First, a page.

A new study suggests that catastrophic weather will become more frequent as the surface of the Pacific Ocean gets warmer.
Researchers, led by CSIRO climate modeler Wenju Cai, investigated the effect of climate change on the frequency of extreme El Niño events.
He used climate models to show that a doubling in the occurrence of extreme El Niño episodes is caused by increased surface warming of the eastern equatorial Pacific Ocean.
El Niño is a natural climate variability feature that has worldwide effects. Extreme El Niño events cause global disruption of weather patterns and affect ecosystems and agriculture through changes in rainfall.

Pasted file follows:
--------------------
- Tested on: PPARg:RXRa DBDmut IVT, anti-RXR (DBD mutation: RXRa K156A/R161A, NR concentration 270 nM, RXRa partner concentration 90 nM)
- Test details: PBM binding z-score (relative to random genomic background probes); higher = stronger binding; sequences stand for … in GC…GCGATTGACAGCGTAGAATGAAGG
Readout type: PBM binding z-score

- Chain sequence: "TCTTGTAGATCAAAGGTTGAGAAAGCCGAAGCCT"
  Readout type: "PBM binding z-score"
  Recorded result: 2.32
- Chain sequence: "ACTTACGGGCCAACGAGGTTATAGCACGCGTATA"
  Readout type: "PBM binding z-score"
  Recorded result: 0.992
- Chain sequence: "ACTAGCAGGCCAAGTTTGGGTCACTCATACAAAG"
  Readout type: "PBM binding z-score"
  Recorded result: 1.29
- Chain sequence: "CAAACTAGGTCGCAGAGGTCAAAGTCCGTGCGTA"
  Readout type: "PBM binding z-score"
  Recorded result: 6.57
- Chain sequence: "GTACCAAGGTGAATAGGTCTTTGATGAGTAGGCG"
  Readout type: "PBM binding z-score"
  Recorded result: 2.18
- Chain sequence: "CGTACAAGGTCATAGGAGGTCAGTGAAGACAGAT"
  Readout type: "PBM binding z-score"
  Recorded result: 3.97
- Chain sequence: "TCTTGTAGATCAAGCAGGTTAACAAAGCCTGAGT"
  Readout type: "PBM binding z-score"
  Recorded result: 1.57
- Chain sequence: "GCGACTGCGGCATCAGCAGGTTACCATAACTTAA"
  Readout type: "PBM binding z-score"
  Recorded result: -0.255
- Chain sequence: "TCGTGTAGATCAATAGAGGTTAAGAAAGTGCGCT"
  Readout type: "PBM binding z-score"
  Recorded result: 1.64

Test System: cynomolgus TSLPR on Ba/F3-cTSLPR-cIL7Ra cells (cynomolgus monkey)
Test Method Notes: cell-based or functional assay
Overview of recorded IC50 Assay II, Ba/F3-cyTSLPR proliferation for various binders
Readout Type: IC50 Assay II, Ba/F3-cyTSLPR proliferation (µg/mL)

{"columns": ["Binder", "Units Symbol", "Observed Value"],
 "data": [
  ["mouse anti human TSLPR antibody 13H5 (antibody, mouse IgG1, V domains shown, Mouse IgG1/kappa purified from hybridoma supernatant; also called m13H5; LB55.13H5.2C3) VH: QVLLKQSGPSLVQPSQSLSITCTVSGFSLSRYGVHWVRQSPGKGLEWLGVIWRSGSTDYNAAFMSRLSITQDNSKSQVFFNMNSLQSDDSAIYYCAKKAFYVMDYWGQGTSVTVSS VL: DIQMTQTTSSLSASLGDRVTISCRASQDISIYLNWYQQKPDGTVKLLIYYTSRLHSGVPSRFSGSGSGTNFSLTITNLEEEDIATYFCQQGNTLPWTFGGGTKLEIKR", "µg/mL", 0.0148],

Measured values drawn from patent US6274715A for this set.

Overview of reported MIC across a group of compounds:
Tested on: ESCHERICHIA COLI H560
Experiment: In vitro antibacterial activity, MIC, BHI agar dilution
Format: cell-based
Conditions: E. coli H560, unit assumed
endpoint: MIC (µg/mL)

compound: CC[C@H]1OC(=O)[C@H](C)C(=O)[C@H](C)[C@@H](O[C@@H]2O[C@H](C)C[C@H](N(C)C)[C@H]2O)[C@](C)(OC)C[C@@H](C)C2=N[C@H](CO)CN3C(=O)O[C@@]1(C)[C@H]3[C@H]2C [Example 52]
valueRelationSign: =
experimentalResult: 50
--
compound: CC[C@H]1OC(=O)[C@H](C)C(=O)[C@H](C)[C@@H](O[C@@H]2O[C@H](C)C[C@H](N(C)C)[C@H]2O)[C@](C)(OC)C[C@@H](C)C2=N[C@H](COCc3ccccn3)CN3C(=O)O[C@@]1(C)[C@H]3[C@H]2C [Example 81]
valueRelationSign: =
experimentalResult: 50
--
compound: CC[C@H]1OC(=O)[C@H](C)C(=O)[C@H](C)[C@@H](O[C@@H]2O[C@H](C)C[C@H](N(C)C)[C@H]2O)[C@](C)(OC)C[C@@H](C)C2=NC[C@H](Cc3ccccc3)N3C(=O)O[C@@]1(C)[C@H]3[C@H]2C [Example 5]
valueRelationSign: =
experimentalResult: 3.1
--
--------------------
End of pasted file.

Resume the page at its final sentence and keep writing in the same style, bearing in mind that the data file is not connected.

These findings are in contrast to previous studies that found no consensus on El Niño change.
The authors suggest that the increased frequency of these episodes will result in more frequent catastrophic weather.
The effects of climate change on the frequency of extreme El Niño events are investigated in a paper published online in the journal Nature Climate Change.
— NSW RFS (@NSWRFS) January 19, 2014
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